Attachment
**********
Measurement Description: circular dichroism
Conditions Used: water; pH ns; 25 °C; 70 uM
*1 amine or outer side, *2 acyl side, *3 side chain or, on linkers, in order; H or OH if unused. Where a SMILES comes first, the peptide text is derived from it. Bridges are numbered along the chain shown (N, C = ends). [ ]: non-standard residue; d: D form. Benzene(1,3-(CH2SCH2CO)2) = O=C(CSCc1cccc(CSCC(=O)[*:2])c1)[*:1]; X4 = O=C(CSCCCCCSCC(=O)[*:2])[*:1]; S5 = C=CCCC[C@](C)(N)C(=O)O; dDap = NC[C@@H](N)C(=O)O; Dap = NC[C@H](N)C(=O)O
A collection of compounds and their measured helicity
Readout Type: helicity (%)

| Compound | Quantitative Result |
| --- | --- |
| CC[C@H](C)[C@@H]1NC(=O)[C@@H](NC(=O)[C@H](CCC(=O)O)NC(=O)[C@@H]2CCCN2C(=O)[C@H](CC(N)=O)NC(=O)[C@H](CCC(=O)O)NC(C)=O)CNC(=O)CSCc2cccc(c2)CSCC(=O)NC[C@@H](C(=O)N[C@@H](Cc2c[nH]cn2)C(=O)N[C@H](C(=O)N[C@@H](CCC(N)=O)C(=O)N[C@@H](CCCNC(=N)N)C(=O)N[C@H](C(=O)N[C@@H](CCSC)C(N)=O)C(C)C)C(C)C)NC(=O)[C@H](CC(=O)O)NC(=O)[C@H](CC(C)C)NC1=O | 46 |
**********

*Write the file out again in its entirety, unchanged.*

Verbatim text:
Measurement Description: circular dichroism
Conditions Used: water; pH ns; 25 °C; 70 uM
*1 amine or outer side, *2 acyl side, *3 side chain or, on linkers, in order; H or OH if unused. Where a SMILES comes first, the peptide text is derived from it. Bridges are numbered along the chain shown (N, C = ends). [ ]: non-standard residue; d: D form. Benzene(1,3-(CH2SCH2CO)2) = O=C(CSCc1cccc(CSCC(=O)[*:2])c1)[*:1]; X4 = O=C(CSCCCCCSCC(=O)[*:2])[*:1]; S5 = C=CCCC[C@](C)(N)C(=O)O; dDap = NC[C@@H](N)C(=O)O; Dap = NC[C@H](N)C(=O)O
A collection of compounds and their measured helicity
Readout Type: helicity (%)

| Compound | Quantitative Result |
| --- | --- |
| CC[C@H](C)[C@@H]1NC(=O)[C@@H](NC(=O)[C@H](CCC(=O)O)NC(=O)[C@@H]2CCCN2C(=O)[C@H](CC(N)=O)NC(=O)[C@H](CCC(=O)O)NC(C)=O)CNC(=O)CSCc2cccc(c2)CSCC(=O)NC[C@@H](C(=O)N[C@@H](Cc2c[nH]cn2)C(=O)N[C@H](C(=O)N[C@@H](CCC(N)=O)C(=O)N[C@@H](CCCNC(=N)N)C(=O)N[C@H](C(=O)N[C@@H](CCSC)C(N)=O)C(C)C)C(C)C)NC(=O)[C@H](CC(=O)O)NC(=O)[C@H](CC(C)C)NC1=O | 46 |